Dyalog ’19 Videos: Week 4

Welcome to week 4 of the Dyalog ’19 recordings! This week, Tommy Johannesen of Jersie Data tells us about an interesting application that he has written in Dyalog APL. In the Copenhagen area, many school children are “fed with APL” in the sense that Tommy’s APL system connects the parents of ten thousand hungry children to about 60 vendors of school lunches. The service currently handles about 100,000 users with a system that runs under IIS and uses Dyalog as an ASP.NET implementation language. Each year 10,000 children leave after 10 years at school and another 10,000 enter grade 0; over the 30 years that Tommy has been in business, he has served more than a quarter of a million users.

Tommy Johannesen of Jersie Data

Tommy Johannesen of Jersie Data ApS

Peak time is Sunday evening, when parents and children log on to order meals for the coming week. Tommy tells the story of how he has been struggling with a memory leak that caused some user requests to fail when loads grew large; obviously not a good thing! Since upgrading to Dyalog version 17.0 he has been chasing this problem together with John Daintree – it was not completely solved at the time Tommy was at Dyalog ’19, but I am happy to be able to report that we believe it finally bit the dust in October!

The other two recordings in week 4 are centred around the topic of source code management. First, Adám Brudzewsky and I introduce the tool called “Link” which is included with version 17.1. Link creates a link (hence the name) between each function (or other “code object”) in an active workspace and a corresponding text file. The namespace structure of the workspace corresponds to the directory structure that the workspace is linked to. Changes made to either side of such a link – to code in the workspace or to files outside it – are immediately reflected on the other side.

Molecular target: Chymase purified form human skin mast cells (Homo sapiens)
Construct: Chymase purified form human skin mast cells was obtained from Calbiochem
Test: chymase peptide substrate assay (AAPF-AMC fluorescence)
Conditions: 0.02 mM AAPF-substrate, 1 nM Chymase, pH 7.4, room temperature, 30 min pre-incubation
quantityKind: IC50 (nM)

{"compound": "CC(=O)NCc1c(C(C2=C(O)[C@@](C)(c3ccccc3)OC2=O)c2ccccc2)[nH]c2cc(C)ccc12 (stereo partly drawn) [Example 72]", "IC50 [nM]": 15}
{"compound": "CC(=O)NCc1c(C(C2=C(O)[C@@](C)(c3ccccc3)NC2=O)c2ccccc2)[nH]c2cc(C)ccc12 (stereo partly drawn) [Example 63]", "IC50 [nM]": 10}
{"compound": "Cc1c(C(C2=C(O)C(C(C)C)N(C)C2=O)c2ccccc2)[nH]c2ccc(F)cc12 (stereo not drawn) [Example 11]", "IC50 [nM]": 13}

Paul Mansour of the Carlisle Group

Paul Mansour demonstrates Git integration with AcreTools

The intention of a tool like Link is to enable the use of source code management systems like SVN or Git to manage source in the form of text files. These source code management systems allow the implementation of many different “workflows”, defined by parameters like how branches are used, how frequently merges are done, and how conflicts are handled. Git allows a lot of freedom, which many small teams (and that includes one-man-bands 😊) don’t need. Immediately following the talk on Link, Paul Mansour took the stage at Dyalog ’19 to talk about tools that he has developed to implement a simple but effective Git workflow, suitable for many APL projects.

Summary of this week’s videos:

Dyalog ’19 Videos: Week 3

Stig Nielsen of SimCorp

Stig Nielsen of SimCorp

In the third week of Dyalog ’19 recordings, Stig Nielsen from SimCorp A/S talks about recent work to turn a very large body of APL code, originally designed to work well on workstations, into a 3-tier solution. This requires turning everything “inside out”, making the application a service that can be called from cloud-based components. Fortunately, the parts of the application that have been implemented in APL have been using a model-driven approach to user interface specification for decades. This makes the task a lot simpler compared to some of the code written in other languages (which needs a complete rewrite). Stig explains both the obvious solution and the one that might actually work.